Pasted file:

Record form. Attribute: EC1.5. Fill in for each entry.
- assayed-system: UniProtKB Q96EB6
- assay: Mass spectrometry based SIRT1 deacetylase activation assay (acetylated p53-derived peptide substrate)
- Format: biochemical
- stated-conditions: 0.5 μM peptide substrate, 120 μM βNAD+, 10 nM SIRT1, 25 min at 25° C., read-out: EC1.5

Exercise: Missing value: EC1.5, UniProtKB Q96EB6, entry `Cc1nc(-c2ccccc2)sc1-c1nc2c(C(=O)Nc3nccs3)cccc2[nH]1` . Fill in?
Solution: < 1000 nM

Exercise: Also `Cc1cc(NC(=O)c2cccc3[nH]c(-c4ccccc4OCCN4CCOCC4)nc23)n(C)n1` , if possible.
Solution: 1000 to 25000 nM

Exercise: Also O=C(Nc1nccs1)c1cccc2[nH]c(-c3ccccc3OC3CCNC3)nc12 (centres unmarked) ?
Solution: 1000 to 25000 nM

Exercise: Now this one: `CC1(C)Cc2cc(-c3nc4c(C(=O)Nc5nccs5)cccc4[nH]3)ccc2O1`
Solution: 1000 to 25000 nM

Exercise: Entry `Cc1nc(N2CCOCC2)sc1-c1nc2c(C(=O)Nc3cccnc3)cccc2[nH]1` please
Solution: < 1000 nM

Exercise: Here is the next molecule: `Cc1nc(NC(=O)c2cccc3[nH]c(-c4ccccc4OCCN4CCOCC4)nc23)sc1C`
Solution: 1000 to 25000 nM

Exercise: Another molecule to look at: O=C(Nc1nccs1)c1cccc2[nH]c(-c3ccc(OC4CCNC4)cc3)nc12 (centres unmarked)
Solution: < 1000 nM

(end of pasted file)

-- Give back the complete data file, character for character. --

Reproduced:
Record form. Attribute: EC1.5. Fill in for each entry.
- assayed-system: UniProtKB Q96EB6
- assay: Mass spectrometry based SIRT1 deacetylase activation assay (acetylated p53-derived peptide substrate)
- Format: biochemical
- stated-conditions: 0.5 μM peptide substrate, 120 μM βNAD+, 10 nM SIRT1, 25 min at 25° C., read-out: EC1.5

Exercise: Missing value: EC1.5, UniProtKB Q96EB6, entry `Cc1nc(-c2ccccc2)sc1-c1nc2c(C(=O)Nc3nccs3)cccc2[nH]1` . Fill in?
Solution: < 1000 nM

Exercise: Also `Cc1cc(NC(=O)c2cccc3[nH]c(-c4ccccc4OCCN4CCOCC4)nc23)n(C)n1` , if possible.
Solution: 1000 to 25000 nM

Exercise: Also O=C(Nc1nccs1)c1cccc2[nH]c(-c3ccccc3OC3CCNC3)nc12 (centres unmarked) ?
Solution: 1000 to 25000 nM

Exercise: Now this one: `CC1(C)Cc2cc(-c3nc4c(C(=O)Nc5nccs5)cccc4[nH]3)ccc2O1`
Solution: 1000 to 25000 nM

Exercise: Entry `Cc1nc(N2CCOCC2)sc1-c1nc2c(C(=O)Nc3cccnc3)cccc2[nH]1` please
Solution: < 1000 nM

Exercise: Here is the next molecule: `Cc1nc(NC(=O)c2cccc3[nH]c(-c4ccccc4OCCN4CCOCC4)nc23)sc1C`
Solution: 1000 to 25000 nM

Exercise: Another molecule to look at: O=C(Nc1nccs1)c1cccc2[nH]c(-c3ccc(OC4CCNC4)cc3)nc12 (centres unmarked)
Solution: < 1000 nM